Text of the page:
Hjalmar Jesus Gibeli Gomez: Insurer Can’t Flush Away Its Duty to Defend
In a recent opinion, the Northern District Court of Illinois reaffirmed the bedrock principle that an insurer’s duty to defend is broad and triggered by any allegations in a complaint that potentially fall within a policy’s coverage grant. In Harleysville Pref. Ins. Co. v. Dude Products Inc., et. al., Case No. 21-c-5249 (N.D. Ill. Dec. 21, 2022), the insured, Dude Products, Inc., sought coverage from its insurer, Harleysville Preferred Insurance Company, against a class action lawsuit that alleged Dude Products intentionally and falsely marketed its wipes as “flushable” even though the product allegedly did not break apart and caused “clogs and other sewage damage.”
Harleysville had issued a commercial general liability policy and umbrella liability policy to Dude Products, which provided coverage for “property damage” caused by an “occurrence” during the policy period. The policies also contained exclusions for “expected or intended injury,” which precluded coverage for property damage that is expected or intended from the standpoint of the insured, and for “damage to impaired property not physically injured” which arises from a defect or dangerous condition in the insured’s product. Harleysville filed a declaratory judgment action seeking a determination that it did not have a duty to defend or indemnify Dude Products under the CGL or umbrella policy. Harleysville argued, among other things, that there was no “occurrence” because the class action complaint contained allegations of intentional misrepresentation, there were no allegations of “property damage,” and the “expected or intended injury” and “impaired property” exclusions would apply to preclude coverage.
The court noted that “[u]nder Illinois law . . . an insurance company’s ‘duty to defend under a liability insurance policy is so fundamental an obligation that a breach of that duty constitutes a repudiation of the contract.’” The court then analyzed the allegations in the class action complaint, noting that while the plaintiffs did not use the specific term “property damage,” there were factual allegations that encompassed property damage, including the allegations of injury in the form of “clogs or other sewage damage.” Using the same line of reasoning, the court found the class action complaint also alleged an “occurrence,” as under Illinois law, “damage to something other than the [insured’s product] itself does constitute an ‘occurrence[.]’” There were no allegations Dude Products intended the sort of damage its products caused and there was no causal connection between Dude Product’s alleged intentional misrepresentation as to the use of its product and the actual property damage caused by its product. For the same reasons, the court rejected Harleysville’s argument that the “expected or intended injury” exclusion applied. Finally, the court explained that the “impaired property” exclusion does not apply to third-party property that is physically damaged, such as the alleged damage to the putative class’s sewage systems. Harleysville’s duty to defend therefore was triggered.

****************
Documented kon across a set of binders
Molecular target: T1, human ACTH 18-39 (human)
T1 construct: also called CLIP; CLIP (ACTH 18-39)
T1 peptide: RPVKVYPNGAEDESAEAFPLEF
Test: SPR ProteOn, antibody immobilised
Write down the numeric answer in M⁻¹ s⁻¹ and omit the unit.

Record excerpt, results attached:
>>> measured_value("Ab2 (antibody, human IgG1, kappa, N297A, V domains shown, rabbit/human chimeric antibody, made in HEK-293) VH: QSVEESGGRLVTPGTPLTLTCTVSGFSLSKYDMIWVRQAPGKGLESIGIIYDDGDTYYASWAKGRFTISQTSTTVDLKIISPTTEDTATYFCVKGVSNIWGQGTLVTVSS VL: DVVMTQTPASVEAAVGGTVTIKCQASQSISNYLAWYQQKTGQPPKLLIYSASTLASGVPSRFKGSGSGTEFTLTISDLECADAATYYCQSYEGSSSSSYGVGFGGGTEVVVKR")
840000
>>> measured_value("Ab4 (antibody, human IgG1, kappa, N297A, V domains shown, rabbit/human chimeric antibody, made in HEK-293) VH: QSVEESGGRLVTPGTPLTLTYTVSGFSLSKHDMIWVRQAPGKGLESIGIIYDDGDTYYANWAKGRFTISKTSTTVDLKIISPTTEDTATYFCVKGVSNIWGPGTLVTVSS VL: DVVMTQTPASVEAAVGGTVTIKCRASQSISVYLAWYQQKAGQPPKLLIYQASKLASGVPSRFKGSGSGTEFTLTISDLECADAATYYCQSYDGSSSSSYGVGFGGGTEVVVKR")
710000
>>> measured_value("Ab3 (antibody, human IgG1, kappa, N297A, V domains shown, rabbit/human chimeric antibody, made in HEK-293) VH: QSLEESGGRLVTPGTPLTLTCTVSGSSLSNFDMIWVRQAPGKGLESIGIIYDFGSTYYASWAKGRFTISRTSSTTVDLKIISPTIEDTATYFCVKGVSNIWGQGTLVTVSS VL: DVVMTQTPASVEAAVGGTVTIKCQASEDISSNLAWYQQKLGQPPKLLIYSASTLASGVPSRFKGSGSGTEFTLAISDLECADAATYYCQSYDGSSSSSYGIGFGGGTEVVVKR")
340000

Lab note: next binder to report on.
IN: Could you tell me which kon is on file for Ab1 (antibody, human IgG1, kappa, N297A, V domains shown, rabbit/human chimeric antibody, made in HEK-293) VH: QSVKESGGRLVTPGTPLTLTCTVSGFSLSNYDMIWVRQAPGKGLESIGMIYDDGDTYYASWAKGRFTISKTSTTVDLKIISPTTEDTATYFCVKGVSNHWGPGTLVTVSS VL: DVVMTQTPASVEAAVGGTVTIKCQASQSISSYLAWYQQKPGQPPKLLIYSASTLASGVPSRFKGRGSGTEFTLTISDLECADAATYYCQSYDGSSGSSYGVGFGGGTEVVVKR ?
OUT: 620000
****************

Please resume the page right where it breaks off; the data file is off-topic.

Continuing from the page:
Harleysville reaffirms that in most jurisdictions, an insurer’s duty to defend is broad and an insurer cannot flush away the fundamental obligation to defend its insured.